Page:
Review by Annar Veröld.
Stubb’s is the only place I had ever dreamt of seeing Mogwai perform. The enormous outdoor venue with a brilliant light set up, outrageous speakers, the vastness of the crowds, and the power of their emotive orchestrations reverbing from those god-damn condominiums– Mogwai at Stubb’s was destined for glory, and it panned out as such.
Opening up for Mogwai was brilliant, electro-synth, instrumental band, The Errors. The band definitely kept the momentum going for Mogwai’s performance. The Errors were a great choice for the opener, and both bands complimented each other very well.
With the sun setting into the horizon and the Stubb’s stage illuminated with a series of dark blues that were cut with gentle light beams that split the overtone of hues, the repetitive cadence that majestically eased into “White Noise” was the perfect opening track for Mogwai’s performance.
Promoting their new album, Hardcore Will Never Die, But You Will, Mogwai performed most tracks from that particular album. The evening’s set-list featured “Death Rays” and “How To Be A WereWolf”, both of which were strongly supported by a spectacular light show, perhaps seizure inducing, but the flashing strobes to the rhythm of Mogwai simply made the live performance more invigorating.
One of the evening’s most bone-chilling and soul-thrilling performances was “I Know You Are, But What Am I?” from their 2003 album, Happy Songs for Happy People. The hauntingly eery dissonance and the clashing chords of the piano felt of emotive chaos, capturing the essence of both, beauty and madness. With the extra amps on stage, the terrain of Stubb’s outdoor venue shook to the vibrations spilling from the stage that was engulfed in a steady, dark purple light.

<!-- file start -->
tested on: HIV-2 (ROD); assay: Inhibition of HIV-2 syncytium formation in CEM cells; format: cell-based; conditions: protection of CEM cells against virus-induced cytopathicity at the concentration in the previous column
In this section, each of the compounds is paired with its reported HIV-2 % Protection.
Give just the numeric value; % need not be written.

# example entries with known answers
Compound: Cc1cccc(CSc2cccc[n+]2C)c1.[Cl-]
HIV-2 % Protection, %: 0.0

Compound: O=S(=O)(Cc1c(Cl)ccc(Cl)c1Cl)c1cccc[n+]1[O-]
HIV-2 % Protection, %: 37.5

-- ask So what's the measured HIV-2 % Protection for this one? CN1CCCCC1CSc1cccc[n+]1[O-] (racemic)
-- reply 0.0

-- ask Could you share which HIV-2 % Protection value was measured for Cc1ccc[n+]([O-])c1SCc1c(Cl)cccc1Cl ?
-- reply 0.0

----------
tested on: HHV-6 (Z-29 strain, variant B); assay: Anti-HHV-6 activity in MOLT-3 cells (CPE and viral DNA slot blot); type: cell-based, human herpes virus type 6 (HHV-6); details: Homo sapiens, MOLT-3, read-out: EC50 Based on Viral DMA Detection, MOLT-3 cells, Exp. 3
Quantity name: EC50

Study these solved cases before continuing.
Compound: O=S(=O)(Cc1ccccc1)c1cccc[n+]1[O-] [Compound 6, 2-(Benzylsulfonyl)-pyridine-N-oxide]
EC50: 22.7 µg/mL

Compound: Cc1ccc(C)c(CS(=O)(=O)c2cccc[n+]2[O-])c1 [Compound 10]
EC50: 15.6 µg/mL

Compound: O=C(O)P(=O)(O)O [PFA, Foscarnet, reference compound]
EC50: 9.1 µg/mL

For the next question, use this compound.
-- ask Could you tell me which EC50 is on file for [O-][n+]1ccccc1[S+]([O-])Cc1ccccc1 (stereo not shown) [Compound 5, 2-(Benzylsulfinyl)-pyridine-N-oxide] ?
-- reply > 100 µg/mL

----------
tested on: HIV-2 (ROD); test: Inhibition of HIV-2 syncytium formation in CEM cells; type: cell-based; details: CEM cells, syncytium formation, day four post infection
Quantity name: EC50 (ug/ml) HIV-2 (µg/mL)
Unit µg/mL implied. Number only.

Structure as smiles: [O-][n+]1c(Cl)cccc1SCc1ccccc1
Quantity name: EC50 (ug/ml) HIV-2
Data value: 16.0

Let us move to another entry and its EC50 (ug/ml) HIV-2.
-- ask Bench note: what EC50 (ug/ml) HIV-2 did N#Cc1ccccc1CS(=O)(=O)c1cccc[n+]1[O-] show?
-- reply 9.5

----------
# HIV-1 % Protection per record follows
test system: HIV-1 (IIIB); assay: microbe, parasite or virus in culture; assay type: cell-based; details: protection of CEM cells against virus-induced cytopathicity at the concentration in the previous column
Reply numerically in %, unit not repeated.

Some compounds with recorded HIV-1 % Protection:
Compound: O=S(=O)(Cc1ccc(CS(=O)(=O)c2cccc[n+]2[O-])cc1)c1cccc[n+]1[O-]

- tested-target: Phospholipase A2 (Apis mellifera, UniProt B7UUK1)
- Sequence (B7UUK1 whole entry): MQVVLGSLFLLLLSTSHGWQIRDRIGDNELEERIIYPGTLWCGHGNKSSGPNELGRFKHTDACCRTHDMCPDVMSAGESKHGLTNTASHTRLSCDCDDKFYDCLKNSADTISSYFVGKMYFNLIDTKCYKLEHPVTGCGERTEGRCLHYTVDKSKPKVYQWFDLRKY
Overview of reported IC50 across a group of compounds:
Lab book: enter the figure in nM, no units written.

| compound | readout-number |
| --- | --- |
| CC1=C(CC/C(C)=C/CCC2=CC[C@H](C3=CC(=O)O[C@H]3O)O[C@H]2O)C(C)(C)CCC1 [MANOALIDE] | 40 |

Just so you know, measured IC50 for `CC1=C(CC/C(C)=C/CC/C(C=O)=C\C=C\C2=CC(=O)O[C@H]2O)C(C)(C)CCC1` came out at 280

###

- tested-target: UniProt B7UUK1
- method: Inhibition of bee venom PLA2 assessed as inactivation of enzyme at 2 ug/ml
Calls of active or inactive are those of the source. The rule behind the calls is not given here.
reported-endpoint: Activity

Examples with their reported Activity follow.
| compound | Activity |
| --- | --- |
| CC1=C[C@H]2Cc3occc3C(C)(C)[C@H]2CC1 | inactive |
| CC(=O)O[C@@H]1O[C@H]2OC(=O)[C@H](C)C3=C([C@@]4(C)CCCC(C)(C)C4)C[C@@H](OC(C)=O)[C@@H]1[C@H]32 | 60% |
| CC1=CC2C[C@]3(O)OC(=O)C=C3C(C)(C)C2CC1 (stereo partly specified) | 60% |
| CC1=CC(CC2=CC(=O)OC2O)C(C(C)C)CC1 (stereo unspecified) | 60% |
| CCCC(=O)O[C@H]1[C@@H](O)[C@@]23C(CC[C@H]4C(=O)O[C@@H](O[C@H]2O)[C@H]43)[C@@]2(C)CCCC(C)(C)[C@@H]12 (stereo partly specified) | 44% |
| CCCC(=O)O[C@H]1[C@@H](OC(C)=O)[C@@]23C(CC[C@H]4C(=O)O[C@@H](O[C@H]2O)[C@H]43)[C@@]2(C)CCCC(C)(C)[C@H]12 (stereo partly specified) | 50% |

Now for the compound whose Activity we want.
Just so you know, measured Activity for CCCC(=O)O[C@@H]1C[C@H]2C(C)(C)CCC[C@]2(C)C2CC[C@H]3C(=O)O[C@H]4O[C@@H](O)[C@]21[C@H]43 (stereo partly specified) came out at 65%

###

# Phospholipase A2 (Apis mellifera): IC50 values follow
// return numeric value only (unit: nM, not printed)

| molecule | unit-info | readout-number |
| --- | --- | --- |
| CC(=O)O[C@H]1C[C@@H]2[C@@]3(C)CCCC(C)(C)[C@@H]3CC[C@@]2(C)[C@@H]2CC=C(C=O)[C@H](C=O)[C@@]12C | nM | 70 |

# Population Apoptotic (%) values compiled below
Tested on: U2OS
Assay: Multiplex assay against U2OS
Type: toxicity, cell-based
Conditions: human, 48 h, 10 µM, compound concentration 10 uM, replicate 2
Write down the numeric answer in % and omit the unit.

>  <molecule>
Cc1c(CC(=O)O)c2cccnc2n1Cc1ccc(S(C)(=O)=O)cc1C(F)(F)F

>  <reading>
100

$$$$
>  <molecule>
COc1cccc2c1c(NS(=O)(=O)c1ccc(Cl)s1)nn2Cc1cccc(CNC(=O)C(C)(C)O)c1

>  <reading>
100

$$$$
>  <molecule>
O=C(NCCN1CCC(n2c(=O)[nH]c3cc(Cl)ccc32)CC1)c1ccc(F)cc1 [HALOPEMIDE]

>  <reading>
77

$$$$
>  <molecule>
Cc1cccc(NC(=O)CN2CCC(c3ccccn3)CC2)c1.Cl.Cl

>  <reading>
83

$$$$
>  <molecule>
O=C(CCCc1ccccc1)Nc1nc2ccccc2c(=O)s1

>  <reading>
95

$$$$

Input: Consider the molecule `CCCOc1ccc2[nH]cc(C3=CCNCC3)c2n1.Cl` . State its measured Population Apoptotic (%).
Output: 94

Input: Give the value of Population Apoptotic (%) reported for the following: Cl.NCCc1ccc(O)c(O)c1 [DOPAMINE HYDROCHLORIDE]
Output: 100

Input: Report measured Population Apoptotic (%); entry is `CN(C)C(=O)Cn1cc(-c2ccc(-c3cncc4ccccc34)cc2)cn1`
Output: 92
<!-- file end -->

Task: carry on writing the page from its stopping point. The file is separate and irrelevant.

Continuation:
Stuart Braithwaite humbly and nervously approached the microphone, with his charming Scottish accent, as he closed out each track with a “Cheers”, frequently not saying much more than that alone. However, after performing “San Pedro”, Braithwaite managed to mention something about gentrification, in regards to the noise ordinance, to which he made his opinion very clear by leading into “Mexican Grand Prix”– one of Mogwai’s grungier tracks– with the stage flooding with obscure, dark lights.
The evening commenced with a few instrumental music enthusiasts lunging their bodies, punching the air and bobbing their heads, tapping their feet alone. Yet, there is a reoccurring trend I have observed. When the audience knows that the end is near– that each second is inching towards the end of a terribly anticipated show that exudes pure magic– they move harder, swifter, they shout louder, and raise their hands higher. By the end of the evening, Mogwai’s audience swayed aggressively, especially during the encore performances of “Auto-Rock“ and “Glasgow Mega-Snake “
Mogwai is the perfect example of what music truly is; Mogwai is a brilliant representation of art– encompassing the full definition– beauty without boundaries, limitless and flourishes in wildness. Some instrumental and progressive musicians play safely in some sort of formulated and carefully composed piece of music, but listening to Mogwai– especially live– drives you to their world of music that sounds of orchestrations from the pried sutures of the Universe. With them, you are unfamiliar and unknowing of what you will find and discover– each chord is an anticipating surprise– such things resonate live. Due to the Austin noise-ordinance, the performances end early, calling it a night. However, Mogwai resonated pretty well throughout the rest of the evening, ringing ears and shaking walls.
(Editor’s note: Mogwai performed at Stubb’s in Austin, Texas on May 16, 2011. Due to technical difficulties, we were not able to publish live photos from this concert but felt it was necessary to tell you about. If Mogwai doesn’t need words, then we don’t need pictures right? Thanks for reading.)